Allergy and Asthma Go Hand in Hand

Allergy and Asthma Go Hand in Hand

Allergy and asthma are linked in more ways than you think.  Allergies and asthma are generally caused by the same things, meaning it can be prevented in much the same manner.

Other than the fact that both allergies and asthma make you miserable, they have other things in common.  The same factors that generate allergy symptoms such as stuffy or runny nose, itchy eyes, and dry throat can also inflame your airways.  This leads to various asthma symptoms such as wheezing, a sense of tightness in your chest, and short shallow breaths.

For many people with asthma, their symptoms are brought on by an allergy.  Most times they are allergic to airborne pathogens such as pollen, dust, or pet dander. Sometimes even skin or food allergies can trigger asthma symptoms.

When having an allergic reaction, the response affects the lining of the nose, causing sinus congestion.  When having an asthma attack, it affects the lining of the airways in much the same ways as an allergic reaction would.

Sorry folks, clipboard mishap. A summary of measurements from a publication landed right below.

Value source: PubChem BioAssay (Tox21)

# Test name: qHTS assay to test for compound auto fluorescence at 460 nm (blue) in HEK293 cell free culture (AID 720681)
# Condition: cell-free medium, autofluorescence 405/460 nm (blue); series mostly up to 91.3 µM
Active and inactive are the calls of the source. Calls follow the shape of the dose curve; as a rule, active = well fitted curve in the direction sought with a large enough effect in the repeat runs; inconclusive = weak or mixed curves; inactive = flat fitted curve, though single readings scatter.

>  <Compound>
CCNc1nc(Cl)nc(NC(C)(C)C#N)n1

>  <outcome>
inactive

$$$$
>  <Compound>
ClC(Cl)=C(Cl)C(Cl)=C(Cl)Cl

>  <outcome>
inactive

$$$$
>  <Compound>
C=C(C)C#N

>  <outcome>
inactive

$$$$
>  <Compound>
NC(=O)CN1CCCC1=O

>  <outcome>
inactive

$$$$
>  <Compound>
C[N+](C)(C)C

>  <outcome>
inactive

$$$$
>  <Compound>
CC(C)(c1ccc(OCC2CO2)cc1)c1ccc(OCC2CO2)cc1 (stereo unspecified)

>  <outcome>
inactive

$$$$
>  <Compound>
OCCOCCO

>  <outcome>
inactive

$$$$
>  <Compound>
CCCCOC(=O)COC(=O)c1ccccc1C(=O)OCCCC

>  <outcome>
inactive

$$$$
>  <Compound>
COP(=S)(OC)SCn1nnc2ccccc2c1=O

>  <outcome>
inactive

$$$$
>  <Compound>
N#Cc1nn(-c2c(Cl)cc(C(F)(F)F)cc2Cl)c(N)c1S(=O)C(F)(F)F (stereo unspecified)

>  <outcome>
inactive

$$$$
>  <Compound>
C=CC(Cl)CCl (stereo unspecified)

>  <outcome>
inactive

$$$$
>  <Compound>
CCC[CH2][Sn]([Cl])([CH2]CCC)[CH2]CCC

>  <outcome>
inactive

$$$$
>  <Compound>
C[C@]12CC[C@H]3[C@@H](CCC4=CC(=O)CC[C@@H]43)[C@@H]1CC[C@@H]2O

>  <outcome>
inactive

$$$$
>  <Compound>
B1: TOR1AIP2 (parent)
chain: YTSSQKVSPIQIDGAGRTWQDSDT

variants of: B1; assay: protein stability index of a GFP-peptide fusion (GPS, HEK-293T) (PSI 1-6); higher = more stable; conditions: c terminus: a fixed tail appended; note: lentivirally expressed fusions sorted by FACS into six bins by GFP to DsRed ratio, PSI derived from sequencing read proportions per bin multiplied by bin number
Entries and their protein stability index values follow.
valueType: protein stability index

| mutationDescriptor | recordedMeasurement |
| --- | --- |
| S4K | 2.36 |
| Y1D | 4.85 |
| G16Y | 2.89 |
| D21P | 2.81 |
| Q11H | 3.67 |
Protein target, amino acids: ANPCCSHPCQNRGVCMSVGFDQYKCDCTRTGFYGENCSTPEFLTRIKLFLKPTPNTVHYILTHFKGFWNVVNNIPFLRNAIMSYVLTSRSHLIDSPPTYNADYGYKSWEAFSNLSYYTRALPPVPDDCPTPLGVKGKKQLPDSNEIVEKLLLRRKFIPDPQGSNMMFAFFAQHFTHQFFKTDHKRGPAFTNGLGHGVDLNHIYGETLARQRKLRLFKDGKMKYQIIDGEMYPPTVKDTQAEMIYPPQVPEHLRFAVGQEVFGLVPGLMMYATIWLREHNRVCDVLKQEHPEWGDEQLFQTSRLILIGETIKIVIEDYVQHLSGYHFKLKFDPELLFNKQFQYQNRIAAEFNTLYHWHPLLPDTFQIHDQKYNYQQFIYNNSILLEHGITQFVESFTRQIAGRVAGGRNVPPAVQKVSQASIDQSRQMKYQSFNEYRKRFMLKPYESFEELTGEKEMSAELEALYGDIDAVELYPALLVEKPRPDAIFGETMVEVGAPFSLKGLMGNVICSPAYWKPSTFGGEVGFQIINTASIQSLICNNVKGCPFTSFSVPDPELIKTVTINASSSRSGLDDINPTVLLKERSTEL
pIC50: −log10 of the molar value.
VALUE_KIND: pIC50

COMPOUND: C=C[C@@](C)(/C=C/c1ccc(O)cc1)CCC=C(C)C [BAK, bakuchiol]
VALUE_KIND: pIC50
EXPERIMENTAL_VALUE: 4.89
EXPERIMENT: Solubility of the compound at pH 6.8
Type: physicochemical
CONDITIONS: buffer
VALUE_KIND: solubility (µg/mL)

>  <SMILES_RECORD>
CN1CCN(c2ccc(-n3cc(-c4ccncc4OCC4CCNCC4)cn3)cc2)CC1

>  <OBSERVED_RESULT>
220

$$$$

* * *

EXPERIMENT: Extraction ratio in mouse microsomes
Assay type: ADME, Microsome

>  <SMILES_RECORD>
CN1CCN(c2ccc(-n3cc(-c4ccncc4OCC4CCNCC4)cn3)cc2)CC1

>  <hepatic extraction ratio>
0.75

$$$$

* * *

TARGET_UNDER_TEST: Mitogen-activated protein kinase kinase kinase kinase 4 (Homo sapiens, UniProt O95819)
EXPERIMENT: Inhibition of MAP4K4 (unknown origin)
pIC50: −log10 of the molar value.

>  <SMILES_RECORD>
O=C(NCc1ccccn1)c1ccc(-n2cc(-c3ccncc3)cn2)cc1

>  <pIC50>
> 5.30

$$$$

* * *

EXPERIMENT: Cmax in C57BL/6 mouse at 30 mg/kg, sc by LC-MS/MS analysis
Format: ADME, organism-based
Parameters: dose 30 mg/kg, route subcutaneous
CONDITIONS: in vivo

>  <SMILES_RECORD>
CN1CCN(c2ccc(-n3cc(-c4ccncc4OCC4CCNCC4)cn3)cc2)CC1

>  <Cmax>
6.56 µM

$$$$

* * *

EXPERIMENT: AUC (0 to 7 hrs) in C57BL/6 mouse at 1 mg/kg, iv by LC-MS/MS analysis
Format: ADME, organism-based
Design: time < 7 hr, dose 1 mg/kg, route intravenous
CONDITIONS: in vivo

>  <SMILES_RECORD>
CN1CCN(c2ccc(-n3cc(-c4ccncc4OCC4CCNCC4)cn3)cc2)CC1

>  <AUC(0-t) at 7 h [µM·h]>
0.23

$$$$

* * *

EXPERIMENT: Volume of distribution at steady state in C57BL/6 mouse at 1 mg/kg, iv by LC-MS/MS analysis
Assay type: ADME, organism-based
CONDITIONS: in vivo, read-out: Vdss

The side effects of both reactions happen when antibodies in your blood are exposed to any type of allergen.  Then the antibodies, while trying to fend off the allergens, create the symptoms of both of the reactions.

Allergy treatments have been known to help asthmatic people. There is a type of allergy treatment called immunotherapy or allergy shots.  This has been proven to greatly decrease the amount of asthma symptoms.  It works by slowly but surely minimizing your immune systems response to allergens that cause the allergic and asthmatic symptoms.

Having allergic asthma could be greatly reduced.  The side effects that allergic asthma have can be minimized by avoiding any allergic substances that spark the symptoms or even by taking allergy medications.  In some rare cases, it could control it completely.

While allergic asthma is the most popular type of asthma, there are many other different forms and triggers for asthma.  Exercise-induced asthma is a type of asthma caused by irritation of the bronchi and lungs.  This asthma can be brought on at any time by any form of exercise such as participating in sports or exerting yourself too much.

Another type of asthma is non-allergic asthma, which is triggered by an infection or a disease called GERD or gastro esophageal reflux disease, which affects your esophagus.  No matter what kind of asthma you have, it can be helped by many different forms of treatment.

Allergy and asthma go hand and hand in many ways, but are not the same.  Be sure to know the difference between the two so that you know how to keep each under control.  The best thing for you to do is to try to get tested for allergies via skin tests that you can take at your local doctor’s office.

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